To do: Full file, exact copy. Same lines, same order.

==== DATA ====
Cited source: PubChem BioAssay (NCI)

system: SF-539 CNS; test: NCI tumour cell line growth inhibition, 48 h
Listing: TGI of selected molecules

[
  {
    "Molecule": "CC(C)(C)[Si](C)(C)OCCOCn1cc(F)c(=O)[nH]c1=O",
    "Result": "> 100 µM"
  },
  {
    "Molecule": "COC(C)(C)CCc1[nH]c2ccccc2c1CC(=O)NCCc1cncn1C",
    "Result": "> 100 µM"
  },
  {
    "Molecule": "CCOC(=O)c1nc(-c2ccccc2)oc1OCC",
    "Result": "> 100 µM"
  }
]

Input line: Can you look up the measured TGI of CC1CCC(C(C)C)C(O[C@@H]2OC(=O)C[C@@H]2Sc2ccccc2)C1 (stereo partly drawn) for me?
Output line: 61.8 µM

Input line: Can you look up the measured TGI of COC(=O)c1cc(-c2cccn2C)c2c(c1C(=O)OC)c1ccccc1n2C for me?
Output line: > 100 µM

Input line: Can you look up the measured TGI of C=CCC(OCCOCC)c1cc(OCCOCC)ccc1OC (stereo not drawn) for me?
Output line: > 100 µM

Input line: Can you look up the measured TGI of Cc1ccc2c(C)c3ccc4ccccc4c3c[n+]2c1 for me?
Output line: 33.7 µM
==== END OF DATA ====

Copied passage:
Cited source: PubChem BioAssay (NCI)

system: SF-539 CNS; test: NCI tumour cell line growth inhibition, 48 h
Listing: TGI of selected molecules

[
  {
    "Molecule": "CC(C)(C)[Si](C)(C)OCCOCn1cc(F)c(=O)[nH]c1=O",
    "Result": "> 100 µM"
  },
  {
    "Molecule": "COC(C)(C)CCc1[nH]c2ccccc2c1CC(=O)NCCc1cncn1C",
    "Result": "> 100 µM"
  },
  {
    "Molecule": "CCOC(=O)c1nc(-c2ccccc2)oc1OCC",
    "Result": "> 100 µM"
  }
]

Input line: Can you look up the measured TGI of CC1CCC(C(C)C)C(O[C@@H]2OC(=O)C[C@@H]2Sc2ccccc2)C1 (stereo partly drawn) for me?
Output line: 61.8 µM

Input line: Can you look up the measured TGI of COC(=O)c1cc(-c2cccn2C)c2c(c1C(=O)OC)c1ccccc1n2C for me?
Output line: > 100 µM

Input line: Can you look up the measured TGI of C=CCC(OCCOCC)c1cc(OCCOCC)ccc1OC (stereo not drawn) for me?
Output line: > 100 µM

Input line: Can you look up the measured TGI of Cc1ccc2c(C)c3ccc4ccccc4c3c[n+]2c1 for me?
Output line: 33.7 µM